Class Action Suit Dismissed Because EEOC Failed to Properly Investigate Before Suing

03/27/2012 / Christopher Harristhal

On February 22, 2012, the Eighth Circuit Court of Appeals dismissed an EEOC class suit because the EEOC had failed to investigate the claims of the class members before it sued in September 2007 and failed to offer the employer/defendant a chance to settle those claims through conciliation as required by Section 706 of Title VII. EEOC v. CRST Van Expedited Inc. (8th Cir. Feb. 22, 2012). This case has potentially far-reaching implications for those employers facing an EEOC charge where the Commission fails to fully investigate the claims and come to a probable cause determination before suit. 

The defendant, CRST, is a large interstate truck company. The EEOC alleged that female drivers of CRST were subjected to sexual harassment, both verbally and physically, by the lead drivers with whom they traveled. The district court concluded “the EEOC did not know how many allegedly aggrieved persons on whose behalf it was seeking relief . . . but instead . . . was using discovery to find them.” The EEOC attempted to add hundreds of women to the suit after it was commenced. 
Specifically, the district court based its ruling on these key findings:
  1. The EEOC did not investigate the particular allegations of any of the 67 allegedly aggrieved persons until after the federal court complaint was filed.
  2. The EEOC did not interview any witnesses or subpoena any documents to determine whether any of their allegations were true.
  3. The EEOC did not identify any of the 67 allegedly aggrieved persons as members of the “class” contained in the EEOC’s letter of determination until after the federal court complaint was filed.
  4. The EEOC did not make a reasonable cause determination as to the specific allegations of any of the 67 allegedly aggrieved persons prior to filing the complaint. A number of the people the EEOC sought to add to the case had not even alleged they were sexually harassed until after the lawsuit had been filed. The EEOC admitted that it was not even aware of their allegations until after filing of the complaint.

The appellate court held “while the EEOC may seek relief on behalf of individuals beyond the charging parties and for alleged wrongdoing beyond those [persons] originally charged, it must discover such individuals and wrongdoing during the course of its investigation.” Id. citing US EEOC v. Dillards, Inc., 2011 WL 2784516 (S.D. Cal. July 14, 2011). The Eighth Circuit went on to hold “where the scope of [the EEOC’s] pre-litigation efforts are limited – in terms of geography, number of claimants, or number of claims – the EEOC may not use discovery in the resulting lawsuit as a fishing expedition to uncover more violations.”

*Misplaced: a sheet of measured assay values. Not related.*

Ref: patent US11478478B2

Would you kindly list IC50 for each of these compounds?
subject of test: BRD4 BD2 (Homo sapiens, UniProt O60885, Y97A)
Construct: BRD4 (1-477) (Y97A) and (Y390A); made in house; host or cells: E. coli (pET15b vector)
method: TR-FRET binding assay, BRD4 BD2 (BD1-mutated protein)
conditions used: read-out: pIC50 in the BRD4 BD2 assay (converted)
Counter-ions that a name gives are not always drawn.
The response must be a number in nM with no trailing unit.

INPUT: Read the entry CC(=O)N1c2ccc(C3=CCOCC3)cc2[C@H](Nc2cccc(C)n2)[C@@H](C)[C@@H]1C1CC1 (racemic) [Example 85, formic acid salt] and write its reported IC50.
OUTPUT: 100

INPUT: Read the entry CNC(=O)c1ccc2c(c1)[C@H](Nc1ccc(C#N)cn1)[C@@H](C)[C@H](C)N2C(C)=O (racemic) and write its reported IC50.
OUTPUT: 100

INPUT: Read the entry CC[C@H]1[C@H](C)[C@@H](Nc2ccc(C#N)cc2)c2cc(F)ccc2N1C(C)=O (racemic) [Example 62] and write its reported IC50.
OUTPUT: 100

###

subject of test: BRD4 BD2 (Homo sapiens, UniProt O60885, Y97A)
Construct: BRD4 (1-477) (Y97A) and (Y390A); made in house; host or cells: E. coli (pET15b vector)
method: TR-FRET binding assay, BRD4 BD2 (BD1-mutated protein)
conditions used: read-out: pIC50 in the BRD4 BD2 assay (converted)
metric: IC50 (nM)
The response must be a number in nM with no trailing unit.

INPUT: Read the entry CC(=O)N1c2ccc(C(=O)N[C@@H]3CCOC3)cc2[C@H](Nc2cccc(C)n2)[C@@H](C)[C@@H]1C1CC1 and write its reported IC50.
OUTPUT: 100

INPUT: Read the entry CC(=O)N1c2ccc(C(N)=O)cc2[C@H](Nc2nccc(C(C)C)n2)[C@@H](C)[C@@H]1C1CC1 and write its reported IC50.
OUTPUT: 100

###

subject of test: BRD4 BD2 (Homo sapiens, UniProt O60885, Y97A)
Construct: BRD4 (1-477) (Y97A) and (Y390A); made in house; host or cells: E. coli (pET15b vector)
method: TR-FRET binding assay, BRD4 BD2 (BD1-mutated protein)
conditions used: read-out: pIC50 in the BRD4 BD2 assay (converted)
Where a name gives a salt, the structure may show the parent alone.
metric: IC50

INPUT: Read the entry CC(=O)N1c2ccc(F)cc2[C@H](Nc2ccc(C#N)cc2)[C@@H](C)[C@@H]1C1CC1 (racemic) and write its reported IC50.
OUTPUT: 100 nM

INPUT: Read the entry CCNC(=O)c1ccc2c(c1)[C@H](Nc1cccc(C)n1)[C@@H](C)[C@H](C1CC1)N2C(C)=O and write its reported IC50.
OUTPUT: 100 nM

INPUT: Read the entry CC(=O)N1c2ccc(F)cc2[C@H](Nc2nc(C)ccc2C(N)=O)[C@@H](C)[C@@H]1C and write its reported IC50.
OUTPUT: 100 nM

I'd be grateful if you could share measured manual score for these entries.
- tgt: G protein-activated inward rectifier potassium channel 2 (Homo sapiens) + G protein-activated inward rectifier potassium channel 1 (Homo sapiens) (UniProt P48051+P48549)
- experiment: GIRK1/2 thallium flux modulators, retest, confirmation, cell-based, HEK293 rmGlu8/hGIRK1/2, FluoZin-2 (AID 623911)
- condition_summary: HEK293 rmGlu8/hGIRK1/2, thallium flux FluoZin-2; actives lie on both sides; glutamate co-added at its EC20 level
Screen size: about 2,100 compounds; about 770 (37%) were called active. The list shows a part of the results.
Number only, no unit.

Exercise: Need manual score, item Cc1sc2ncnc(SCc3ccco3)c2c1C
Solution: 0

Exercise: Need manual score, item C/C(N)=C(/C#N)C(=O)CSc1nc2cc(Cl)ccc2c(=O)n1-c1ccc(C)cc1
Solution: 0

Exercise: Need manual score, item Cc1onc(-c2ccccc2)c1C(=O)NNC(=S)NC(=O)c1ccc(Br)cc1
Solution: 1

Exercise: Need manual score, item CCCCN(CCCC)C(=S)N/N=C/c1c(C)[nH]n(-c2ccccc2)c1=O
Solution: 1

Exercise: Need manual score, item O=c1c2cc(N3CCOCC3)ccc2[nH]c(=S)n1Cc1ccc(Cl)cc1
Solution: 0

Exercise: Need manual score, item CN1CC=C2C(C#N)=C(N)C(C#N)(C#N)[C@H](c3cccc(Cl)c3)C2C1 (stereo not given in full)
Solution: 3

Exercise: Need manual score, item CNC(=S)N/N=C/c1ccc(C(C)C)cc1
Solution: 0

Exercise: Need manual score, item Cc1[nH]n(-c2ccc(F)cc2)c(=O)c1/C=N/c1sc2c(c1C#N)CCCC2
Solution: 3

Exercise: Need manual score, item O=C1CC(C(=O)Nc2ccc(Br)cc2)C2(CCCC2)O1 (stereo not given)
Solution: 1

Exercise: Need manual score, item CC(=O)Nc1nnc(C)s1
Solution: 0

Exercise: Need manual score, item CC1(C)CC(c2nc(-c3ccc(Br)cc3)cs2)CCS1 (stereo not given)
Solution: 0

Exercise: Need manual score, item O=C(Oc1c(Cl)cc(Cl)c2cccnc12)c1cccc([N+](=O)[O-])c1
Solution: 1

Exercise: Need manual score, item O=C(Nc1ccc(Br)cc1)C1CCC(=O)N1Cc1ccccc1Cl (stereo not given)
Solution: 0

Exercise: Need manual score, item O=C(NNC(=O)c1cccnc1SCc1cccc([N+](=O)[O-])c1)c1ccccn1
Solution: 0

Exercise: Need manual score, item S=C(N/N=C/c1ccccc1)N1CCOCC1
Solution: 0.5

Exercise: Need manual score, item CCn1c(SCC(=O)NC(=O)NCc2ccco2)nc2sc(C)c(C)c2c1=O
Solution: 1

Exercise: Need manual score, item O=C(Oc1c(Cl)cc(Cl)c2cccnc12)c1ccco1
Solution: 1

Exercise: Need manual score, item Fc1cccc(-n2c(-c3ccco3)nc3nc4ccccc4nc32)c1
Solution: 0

Those facing an EEOC charge in which the Commission has failed to fully investigate the claims later asserted in federal court may now have a strong defense based on the holding in EEOC v. CRST Van Expedited Inc. Additionally, if the EEOC fails to exhaust efforts to conciliate the claim or claims which are the subject of the discrimination charge, the subsequent federal court action may be barred.

An additional aspect of the holding was the conclusion that the EEOC is not barred by judicial estoppel when suing under Title VII in its own name even if the individual claimants would be so estopped. The district court had found that some of the individual claimants were barred from pursuing their claims because they had failed to identify their participation in the class action suit in their individual bankruptcies. While the district court had held those claimants were estopped from pursuing claims, the Eighth Circuit reversed, and ruled that the EEOC could nonetheless pursue relief on their behalf.